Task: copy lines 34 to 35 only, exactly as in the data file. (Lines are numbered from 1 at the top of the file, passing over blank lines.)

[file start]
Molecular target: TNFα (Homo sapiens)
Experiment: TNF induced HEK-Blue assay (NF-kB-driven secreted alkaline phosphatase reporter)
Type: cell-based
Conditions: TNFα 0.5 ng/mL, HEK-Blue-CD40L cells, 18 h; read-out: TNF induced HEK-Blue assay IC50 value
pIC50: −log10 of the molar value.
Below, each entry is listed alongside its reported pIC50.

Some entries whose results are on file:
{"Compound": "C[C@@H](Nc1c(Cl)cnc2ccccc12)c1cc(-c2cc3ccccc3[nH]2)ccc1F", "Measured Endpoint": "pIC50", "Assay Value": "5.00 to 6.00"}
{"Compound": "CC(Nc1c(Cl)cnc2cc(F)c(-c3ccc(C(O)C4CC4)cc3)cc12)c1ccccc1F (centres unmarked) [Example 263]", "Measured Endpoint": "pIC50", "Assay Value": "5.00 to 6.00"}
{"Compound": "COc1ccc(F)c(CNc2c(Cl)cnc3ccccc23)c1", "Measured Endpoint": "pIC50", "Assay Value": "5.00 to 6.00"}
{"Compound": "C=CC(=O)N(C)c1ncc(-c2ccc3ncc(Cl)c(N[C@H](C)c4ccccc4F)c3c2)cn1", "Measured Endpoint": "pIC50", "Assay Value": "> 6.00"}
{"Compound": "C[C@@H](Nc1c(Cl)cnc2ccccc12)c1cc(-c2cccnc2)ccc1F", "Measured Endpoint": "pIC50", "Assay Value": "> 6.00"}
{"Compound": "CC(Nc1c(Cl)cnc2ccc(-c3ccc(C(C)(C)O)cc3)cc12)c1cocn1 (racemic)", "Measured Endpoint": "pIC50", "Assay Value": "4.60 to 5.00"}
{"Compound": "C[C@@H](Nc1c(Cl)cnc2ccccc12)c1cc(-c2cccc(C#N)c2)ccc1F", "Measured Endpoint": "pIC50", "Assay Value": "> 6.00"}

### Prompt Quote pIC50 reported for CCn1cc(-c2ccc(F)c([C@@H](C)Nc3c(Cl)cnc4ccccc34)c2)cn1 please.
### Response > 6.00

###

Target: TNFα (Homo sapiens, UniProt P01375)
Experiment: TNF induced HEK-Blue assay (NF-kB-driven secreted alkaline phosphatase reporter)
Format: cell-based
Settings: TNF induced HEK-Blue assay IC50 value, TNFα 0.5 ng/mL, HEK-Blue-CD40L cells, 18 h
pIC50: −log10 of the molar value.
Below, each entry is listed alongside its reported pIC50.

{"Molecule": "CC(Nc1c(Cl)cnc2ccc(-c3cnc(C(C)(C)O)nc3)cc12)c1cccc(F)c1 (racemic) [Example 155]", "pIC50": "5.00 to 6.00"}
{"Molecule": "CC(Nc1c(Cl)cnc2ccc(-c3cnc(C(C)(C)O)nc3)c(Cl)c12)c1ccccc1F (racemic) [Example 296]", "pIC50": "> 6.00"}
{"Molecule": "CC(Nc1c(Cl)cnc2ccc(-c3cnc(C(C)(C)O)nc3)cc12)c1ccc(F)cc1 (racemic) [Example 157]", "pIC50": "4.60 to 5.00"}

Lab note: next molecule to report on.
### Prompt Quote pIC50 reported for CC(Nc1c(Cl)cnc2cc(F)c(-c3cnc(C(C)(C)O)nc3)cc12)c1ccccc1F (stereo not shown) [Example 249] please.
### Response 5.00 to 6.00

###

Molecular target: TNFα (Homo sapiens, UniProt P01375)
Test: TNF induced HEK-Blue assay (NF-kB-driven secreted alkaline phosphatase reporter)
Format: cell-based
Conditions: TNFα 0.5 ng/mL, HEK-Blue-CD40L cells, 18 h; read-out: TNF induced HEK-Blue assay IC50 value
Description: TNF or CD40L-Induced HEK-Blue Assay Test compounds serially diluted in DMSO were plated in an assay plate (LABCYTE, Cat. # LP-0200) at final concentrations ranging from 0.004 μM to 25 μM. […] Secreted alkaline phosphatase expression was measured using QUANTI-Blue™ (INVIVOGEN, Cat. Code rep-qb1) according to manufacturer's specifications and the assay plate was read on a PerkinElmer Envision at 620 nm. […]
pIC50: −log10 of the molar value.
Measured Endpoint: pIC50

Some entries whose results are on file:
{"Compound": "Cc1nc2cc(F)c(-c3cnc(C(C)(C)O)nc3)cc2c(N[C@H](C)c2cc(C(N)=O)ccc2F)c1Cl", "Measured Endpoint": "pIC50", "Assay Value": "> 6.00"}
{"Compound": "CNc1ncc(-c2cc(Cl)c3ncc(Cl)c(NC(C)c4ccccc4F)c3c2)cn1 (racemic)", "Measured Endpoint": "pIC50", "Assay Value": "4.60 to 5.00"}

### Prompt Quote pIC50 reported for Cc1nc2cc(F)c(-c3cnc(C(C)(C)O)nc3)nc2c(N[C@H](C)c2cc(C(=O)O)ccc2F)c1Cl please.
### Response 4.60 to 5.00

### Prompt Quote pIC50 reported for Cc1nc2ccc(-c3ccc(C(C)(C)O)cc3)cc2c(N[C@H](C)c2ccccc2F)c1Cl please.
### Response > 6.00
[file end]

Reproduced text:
Conditions: TNFα 0.5 ng/mL, HEK-Blue-CD40L cells, 18 h; read-out: TNF induced HEK-Blue assay IC50 value
Description: TNF or CD40L-Induced HEK-Blue Assay Test compounds serially diluted in DMSO were plated in an assay plate (LABCYTE, Cat. # LP-0200) at final concentrations ranging from 0.004 μM to 25 μM. […] Secreted alkaline phosphatase expression was measured using QUANTI-Blue™ (INVIVOGEN, Cat. Code rep-qb1) according to manufacturer's specifications and the assay plate was read on a PerkinElmer Envision at 620 nm. […]